Megan goes on to detail where to find buttons for the snowman’s eyes (your sewing box), what kind of branches to use for the arms (“lightweight, 2 foot branches with smaller branches at the ends for fingers”), mittens and a scarf to keep him warm (he is a snowman—if he is kept warm he is no longer a snowman, but a puddle). The piece de résistance is this whimsical suggestion: “pick up a couple of faux red cardinals at any craft store. One can be for the snowman’s hand and one to perch on his hat.” My question: why not make this step a little more creative? Just train a couple of cardinals to land on the snowman. Put some birdfeed in strategic spots and hope for the best.

Okay, Megan, you were given an assignment, and as a true trouper you came through. Perhaps someone visiting from Hawaii could use your training. But this last one is even a little too “creative” for most except the most inspired and resourceful: “Consider building a big six-foot block of snow…carve the snow away (like a relief) to show a showgirl ice skating with a scarf blowing.” Sure, what a lovely activity with your kids. A showgirl? Are you kidding me?

Well, Megan wrote a whole article about building a snowman or snow-showgirl, and I wrote a whole column debunking it. Is there something wrong with this picture? Well, don’t think about it too hard, but the next snowfall we get, get out there and make a snow family, and forget everything Megan said, except for this one little suggestion I found helpful: dig a little trough out of the top of the base for the middle snowball to rest on—making your snowman more stable. Now go out there and create your own snowman—cardinals or no. Just make sure it is not raining on your parade.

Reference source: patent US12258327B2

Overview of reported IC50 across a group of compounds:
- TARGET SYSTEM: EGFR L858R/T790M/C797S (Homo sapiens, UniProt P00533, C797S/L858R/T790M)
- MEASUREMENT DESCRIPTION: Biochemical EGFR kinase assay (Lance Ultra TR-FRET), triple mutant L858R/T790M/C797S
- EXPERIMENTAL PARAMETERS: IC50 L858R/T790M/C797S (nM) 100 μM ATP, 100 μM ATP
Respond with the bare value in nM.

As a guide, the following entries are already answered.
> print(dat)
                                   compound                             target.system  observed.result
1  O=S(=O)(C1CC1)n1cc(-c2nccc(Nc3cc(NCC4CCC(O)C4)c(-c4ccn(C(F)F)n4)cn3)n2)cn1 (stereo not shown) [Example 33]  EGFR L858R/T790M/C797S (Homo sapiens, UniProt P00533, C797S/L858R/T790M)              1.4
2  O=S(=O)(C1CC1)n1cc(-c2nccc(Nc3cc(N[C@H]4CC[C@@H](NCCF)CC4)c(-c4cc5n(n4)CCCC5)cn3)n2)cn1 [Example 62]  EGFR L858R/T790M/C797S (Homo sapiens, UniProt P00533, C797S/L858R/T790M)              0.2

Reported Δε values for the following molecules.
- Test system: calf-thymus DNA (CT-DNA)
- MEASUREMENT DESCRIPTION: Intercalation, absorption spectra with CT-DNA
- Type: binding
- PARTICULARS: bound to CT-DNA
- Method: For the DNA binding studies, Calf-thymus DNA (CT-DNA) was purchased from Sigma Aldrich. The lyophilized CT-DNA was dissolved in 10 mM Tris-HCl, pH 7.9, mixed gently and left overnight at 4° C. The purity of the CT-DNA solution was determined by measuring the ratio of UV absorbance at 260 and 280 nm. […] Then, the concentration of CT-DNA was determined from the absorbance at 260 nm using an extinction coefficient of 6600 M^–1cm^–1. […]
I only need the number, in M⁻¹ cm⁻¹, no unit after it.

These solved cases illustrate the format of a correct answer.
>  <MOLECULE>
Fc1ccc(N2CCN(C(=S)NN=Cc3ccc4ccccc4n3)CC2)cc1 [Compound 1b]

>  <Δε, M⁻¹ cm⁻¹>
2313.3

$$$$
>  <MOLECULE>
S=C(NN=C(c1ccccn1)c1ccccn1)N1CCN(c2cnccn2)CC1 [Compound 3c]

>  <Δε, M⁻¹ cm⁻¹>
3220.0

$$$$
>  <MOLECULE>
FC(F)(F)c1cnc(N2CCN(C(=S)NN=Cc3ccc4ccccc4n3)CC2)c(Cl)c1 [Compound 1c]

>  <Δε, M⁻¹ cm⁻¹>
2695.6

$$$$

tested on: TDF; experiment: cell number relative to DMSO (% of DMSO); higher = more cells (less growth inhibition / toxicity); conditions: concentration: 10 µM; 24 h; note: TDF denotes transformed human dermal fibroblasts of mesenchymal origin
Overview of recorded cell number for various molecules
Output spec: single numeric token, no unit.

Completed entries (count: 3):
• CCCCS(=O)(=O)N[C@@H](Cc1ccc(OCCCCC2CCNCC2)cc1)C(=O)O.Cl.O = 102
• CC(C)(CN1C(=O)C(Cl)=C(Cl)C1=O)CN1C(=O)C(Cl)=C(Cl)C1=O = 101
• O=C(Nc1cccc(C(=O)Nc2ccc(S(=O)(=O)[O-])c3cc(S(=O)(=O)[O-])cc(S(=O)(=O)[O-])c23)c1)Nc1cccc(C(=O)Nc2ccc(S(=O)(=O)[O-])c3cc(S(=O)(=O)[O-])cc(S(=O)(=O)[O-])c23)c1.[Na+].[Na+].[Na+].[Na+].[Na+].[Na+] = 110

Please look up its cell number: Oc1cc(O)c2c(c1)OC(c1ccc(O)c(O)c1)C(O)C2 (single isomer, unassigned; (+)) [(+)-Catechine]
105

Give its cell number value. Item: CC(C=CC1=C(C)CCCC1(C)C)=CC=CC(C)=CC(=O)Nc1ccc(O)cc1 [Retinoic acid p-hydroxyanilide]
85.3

Published in: on January 24, 2012 at 4:05 pm  Comments (2)  
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Butterscotch is not the new Chocolate!

Blood and Chocolate (novel)

“Anything is good if it is made of chocolate.” – Jo Brand

In the interest of covering one of my favourite subjects in the world, I have done a cursory search on  food trends for 2012. Admittedly, food trends are not my favourite subject, but food in all its lovely forms is.  One trend I found interestingly disturbing is that blood is a featured food trend for this just barely started New Year. Yes, blood—I think all those teenage angst vampire movies are getting the best of us. Perhaps we are supposed to only eat “blood” foods at twilight (sorry, couldn’t resist).